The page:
Australia’s stand-in captain Shane Watson said they deserved to lose 0-4 against India after the home team raced to a six-wicket win on third day of the fourth Test here on Sunday. “It’s extremely disappointing to lose 0-4. The Indians have totally outplayed us, he said. The 31-year-old Watson, who stood in as captain after Michael Clarke had to return home because of injury, nevertheless said it was a big learning curve for the young team. “We haven’t played our best. It has been a big learning curve and that is one of the biggest challenges for us as a team is continuing to learn quickly. We have got a number of young players who are still learning,” he added.
Watson took the blame on himself as he did not score runs despite having the experience of playing here. “I haven’t scored runs. I know how important it would be to score runs and help the team get to a good total while other guys are learning around me. I didn’t score anywhere near the runs I wanted to. To see the way Phil Hughes has been able to learn quickly, whether it was the quicks or the spin was impressive.” The Aussie skipper said they were in the game after setting a total of more than 150 for India to chase. “I thought if we bowled well on that wicket we were giving ourselves a good chance in this Test. However, things didn’t go exactly right with the ball. If we were able to get one or two more wickets earlier we were in with a big chance because the way the wicket was playing was a big challenge for the batsmen coming in and our spinners would have played a big part,” he said.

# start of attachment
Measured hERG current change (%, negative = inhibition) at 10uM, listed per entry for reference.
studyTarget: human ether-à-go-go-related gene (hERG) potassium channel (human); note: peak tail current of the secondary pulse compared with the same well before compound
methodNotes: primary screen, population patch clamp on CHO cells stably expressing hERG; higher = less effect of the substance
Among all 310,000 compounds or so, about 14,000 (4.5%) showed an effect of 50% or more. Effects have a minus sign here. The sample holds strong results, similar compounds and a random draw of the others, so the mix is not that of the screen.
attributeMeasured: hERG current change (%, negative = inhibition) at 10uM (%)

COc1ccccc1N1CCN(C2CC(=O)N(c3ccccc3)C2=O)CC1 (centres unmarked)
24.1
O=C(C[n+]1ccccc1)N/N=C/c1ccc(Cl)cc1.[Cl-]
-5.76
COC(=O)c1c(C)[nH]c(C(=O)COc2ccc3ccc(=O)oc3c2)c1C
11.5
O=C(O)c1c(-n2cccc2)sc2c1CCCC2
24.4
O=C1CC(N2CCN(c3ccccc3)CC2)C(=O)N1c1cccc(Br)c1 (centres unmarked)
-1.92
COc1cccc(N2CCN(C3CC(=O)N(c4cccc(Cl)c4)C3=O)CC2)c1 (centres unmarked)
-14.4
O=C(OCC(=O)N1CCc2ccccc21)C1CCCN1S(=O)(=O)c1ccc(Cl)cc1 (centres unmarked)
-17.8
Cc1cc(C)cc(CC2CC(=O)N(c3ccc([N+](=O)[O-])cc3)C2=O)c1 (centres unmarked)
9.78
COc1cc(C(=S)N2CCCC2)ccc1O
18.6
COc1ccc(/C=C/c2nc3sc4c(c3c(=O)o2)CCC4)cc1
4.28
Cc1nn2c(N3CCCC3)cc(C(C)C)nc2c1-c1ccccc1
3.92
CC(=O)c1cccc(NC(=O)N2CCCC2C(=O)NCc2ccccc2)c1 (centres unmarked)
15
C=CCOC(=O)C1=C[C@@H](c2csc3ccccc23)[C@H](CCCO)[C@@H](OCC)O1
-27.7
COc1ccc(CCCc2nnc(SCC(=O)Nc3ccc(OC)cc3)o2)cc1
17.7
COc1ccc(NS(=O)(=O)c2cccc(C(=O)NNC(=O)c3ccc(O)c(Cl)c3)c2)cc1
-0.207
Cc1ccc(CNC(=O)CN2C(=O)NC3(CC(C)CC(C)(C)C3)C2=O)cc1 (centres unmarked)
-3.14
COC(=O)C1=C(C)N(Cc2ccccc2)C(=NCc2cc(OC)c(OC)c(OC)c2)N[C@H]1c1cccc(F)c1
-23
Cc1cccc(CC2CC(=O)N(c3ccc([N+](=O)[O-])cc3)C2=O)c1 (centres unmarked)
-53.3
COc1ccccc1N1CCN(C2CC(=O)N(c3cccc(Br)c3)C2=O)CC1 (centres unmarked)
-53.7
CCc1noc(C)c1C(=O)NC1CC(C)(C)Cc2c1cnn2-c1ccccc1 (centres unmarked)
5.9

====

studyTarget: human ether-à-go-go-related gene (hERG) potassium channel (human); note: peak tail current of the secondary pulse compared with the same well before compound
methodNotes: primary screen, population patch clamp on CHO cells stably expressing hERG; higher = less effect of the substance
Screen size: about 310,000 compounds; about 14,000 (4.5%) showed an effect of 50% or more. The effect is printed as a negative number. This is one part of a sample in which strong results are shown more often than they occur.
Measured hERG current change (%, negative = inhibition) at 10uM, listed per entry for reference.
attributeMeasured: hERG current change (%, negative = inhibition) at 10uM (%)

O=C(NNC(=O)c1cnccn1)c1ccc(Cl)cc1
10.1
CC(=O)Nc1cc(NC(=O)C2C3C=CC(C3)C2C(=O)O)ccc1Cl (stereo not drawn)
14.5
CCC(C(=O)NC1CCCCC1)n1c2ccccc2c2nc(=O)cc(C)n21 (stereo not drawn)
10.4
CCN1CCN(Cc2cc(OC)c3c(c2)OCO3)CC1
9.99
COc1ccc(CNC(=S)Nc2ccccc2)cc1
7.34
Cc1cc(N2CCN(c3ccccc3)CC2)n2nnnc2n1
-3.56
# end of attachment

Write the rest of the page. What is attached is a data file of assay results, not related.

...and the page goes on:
On the top order failure in the series, Watson said the conditions here were foreign and just about the opposite to anything they have in Australia. “Playing cricket here in the past whether it was Tests, one-dayers or T20s the wickets have been different to those as well. It’s been a big learning curve for everyone.”The skipper was all praise for the tail-end batsmen who have time and again saved the team. “Peter Siddle batted beautifully in both the innings, as did Mitchell Starc. We as top order batsmen were doing everything we possibly could. It wasn’t easy to bat out there. Sometimes, like I did on Sunday, you just play a bad shot. There is no doubt that these conditions were challenging even for one of the greatest players ever to play the game. Sachin Tendulkar struggled with the spin and inconsistent and bounce.” The Australians play at their best when they are aggressive, according to Watson and there was no change of style in their approach after him taking charge “I know the Australian team is playing well when we are aggressive. We’re in the contest every single ball and make the opposition work,” he said.